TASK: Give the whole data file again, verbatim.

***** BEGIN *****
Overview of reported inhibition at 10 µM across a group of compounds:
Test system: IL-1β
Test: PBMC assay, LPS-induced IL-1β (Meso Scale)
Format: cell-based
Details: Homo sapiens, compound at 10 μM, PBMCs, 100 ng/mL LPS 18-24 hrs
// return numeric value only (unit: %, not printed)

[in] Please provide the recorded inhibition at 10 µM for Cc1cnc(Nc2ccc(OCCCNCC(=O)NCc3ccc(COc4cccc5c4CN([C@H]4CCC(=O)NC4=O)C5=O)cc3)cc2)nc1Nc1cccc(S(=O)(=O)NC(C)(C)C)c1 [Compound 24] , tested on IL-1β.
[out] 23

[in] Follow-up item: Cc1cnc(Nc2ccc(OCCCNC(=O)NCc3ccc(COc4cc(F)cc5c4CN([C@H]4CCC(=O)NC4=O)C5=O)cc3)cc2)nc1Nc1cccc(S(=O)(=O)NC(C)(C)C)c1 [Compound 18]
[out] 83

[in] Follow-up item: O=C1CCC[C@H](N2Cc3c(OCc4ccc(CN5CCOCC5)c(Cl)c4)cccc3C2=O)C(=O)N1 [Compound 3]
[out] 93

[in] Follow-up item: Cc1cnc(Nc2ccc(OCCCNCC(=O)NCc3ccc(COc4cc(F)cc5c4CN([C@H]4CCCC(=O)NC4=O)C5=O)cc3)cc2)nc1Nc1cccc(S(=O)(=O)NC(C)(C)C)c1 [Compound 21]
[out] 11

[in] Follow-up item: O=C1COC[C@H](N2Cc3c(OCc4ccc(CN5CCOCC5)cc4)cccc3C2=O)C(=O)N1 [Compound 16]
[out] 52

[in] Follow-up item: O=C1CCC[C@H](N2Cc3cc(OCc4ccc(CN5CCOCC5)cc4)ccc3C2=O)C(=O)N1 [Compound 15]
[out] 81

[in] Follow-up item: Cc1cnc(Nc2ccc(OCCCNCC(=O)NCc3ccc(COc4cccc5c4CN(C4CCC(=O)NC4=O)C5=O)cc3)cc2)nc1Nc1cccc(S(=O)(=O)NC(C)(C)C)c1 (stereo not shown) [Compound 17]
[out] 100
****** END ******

Overview of reported inhibition at 10 µM across a group of compounds:
Test system: IL-1β
Test: PBMC assay, LPS-induced IL-1β (Meso Scale)
Format: cell-based
Details: Homo sapiens, compound at 10 μM, PBMCs, 100 ng/mL LPS 18-24 hrs
// return numeric value only (unit: %, not printed)

[in] Please provide the recorded inhibition at 10 µM for Cc1cnc(Nc2ccc(OCCCNCC(=O)NCc3ccc(COc4cccc5c4CN([C@H]4CCC(=O)NC4=O)C5=O)cc3)cc2)nc1Nc1cccc(S(=O)(=O)NC(C)(C)C)c1 [Compound 24] , tested on IL-1β.
[out] 23

[in] Follow-up item: Cc1cnc(Nc2ccc(OCCCNC(=O)NCc3ccc(COc4cc(F)cc5c4CN([C@H]4CCC(=O)NC4=O)C5=O)cc3)cc2)nc1Nc1cccc(S(=O)(=O)NC(C)(C)C)c1 [Compound 18]
[out] 83

[in] Follow-up item: O=C1CCC[C@H](N2Cc3c(OCc4ccc(CN5CCOCC5)c(Cl)c4)cccc3C2=O)C(=O)N1 [Compound 3]
[out] 93

[in] Follow-up item: Cc1cnc(Nc2ccc(OCCCNCC(=O)NCc3ccc(COc4cc(F)cc5c4CN([C@H]4CCCC(=O)NC4=O)C5=O)cc3)cc2)nc1Nc1cccc(S(=O)(=O)NC(C)(C)C)c1 [Compound 21]
[out] 11

[in] Follow-up item: O=C1COC[C@H](N2Cc3c(OCc4ccc(CN5CCOCC5)cc4)cccc3C2=O)C(=O)N1 [Compound 16]
[out] 52

[in] Follow-up item: O=C1CCC[C@H](N2Cc3cc(OCc4ccc(CN5CCOCC5)cc4)ccc3C2=O)C(=O)N1 [Compound 15]
[out] 81

[in] Follow-up item: Cc1cnc(Nc2ccc(OCCCNCC(=O)NCc3ccc(COc4cccc5c4CN(C4CCC(=O)NC4=O)C5=O)cc3)cc2)nc1Nc1cccc(S(=O)(=O)NC(C)(C)C)c1 (stereo not shown) [Compound 17]
[out] 100